Assessment of anti-inflammatory bioactivity of extracellular vesicles is susceptible to error via media component contamination

Extracellular Vesicles

Abstract Extracellular vesicles (EVs) are widely implicated as novel diagnostic and therapeutic modalities for a wide range of diseases. Thus, optimization of EV biomanufacturing is of high interest. In the course of developing parameters for a HEK293T EV production platform, we examined the combinatorial effects of cell culture conditions (i.e., static vs dynamic) and isolation techniques (i.e., ultracentrifugation vs tangential flow filtration vs size-exclusion chromatography) on functional characteristics of HEK293T EVs, including anti-inflammatory bioactivity using a well-established LPS-stimulated mouse macrophage model. We unexpectedly found that, depending on culture condition and isolation strategy, HEK293T EVs appeared to significantly suppress the secretion of pro-inflammatory cytokines (i.e., IL-6, RANTES) in the stimulated mouse macrophages. Further examination revealed that these results were most likely due to fetal bovine serum (FBS) EV contamination in HEK293T EV preparations. Thus, future research assessing the anti-inflammatory effects of EVs should be designed to account for this phenomenon.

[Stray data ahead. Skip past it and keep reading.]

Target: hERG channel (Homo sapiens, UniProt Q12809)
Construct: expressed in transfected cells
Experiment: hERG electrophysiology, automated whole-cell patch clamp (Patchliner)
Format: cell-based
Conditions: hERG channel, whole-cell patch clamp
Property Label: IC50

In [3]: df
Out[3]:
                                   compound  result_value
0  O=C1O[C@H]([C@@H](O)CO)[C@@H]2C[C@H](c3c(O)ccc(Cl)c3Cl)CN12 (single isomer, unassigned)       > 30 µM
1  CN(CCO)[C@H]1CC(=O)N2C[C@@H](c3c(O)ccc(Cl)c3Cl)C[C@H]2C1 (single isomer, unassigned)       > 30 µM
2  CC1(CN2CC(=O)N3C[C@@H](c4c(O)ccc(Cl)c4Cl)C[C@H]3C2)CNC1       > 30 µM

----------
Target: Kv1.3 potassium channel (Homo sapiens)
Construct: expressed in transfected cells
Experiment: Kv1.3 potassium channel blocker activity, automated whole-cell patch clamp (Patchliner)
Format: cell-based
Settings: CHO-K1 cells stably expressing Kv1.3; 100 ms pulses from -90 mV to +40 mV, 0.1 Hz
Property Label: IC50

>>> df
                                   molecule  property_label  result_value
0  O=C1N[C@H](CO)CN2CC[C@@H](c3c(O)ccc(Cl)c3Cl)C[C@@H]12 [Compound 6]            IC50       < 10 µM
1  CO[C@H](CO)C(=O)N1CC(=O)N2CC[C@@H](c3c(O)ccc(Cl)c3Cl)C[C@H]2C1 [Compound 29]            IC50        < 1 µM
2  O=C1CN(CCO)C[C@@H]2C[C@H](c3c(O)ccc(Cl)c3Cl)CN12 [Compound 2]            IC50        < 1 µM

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Cigarette smoke (CS) represents one of the most relevant environmental risk factors for several chronic pathologies. Tissue damage caused by CS exposure is mediated, at least in part, by oxidative stress induced by its toxic and pro-oxidant components. Evidence demonstrates that extracellular vesicles (EVs) released by various cell types exposed to CS extract (CSE) are characterized by altered biochemical cargo and gained pathological properties. In the present study, we evaluated the content of oxidized proteins and phospholipid fatty acid profiles of EVs released by human bronchial epithelial BEAS-2B cells treated with CSE. This specific molecular characterization has hitherto not been performed. After confirmation that CSE reduces viability of BEAS-2B cells and elevates intracellular ROS levels, in a dose-dependent manner, we demonstrated that 24 h exposure at 1% CSE, a concentration that only slight modifies cell viability but increases ROS levels, was able to increase carbonylated protein levels in cells and released EVs. The release of oxidatively modified proteins via EVs might represent a mechanism used by cells to remove toxic proteins in order to avoid their intracellular overloading. Moreover, 1% CSE induced only few changes in the fatty acid asset in BEAS-2B cell membrane phospholipids, whereas several rearrangements were observed in EVs released by CSE-treated cells. The impact of changes in acyl chain composition of CSE-EVs accounted for the increased saturation levels of phospholipids, a membrane parameter that might influence EV stability, uptake and, at least in part, EV-mediated biological effects. The present in vitro study adds new information concerning the biochemical composition of CSE-related EVs, useful to predict their biological effects on target cells. Furthermore, the information regarding the presence of oxidized proteins and the specific membrane features of CSE-related EVs can be useful to define the utilization of circulating EVs as marker for diagnosing of CS-induced lung damage and/or CS-related diseases.

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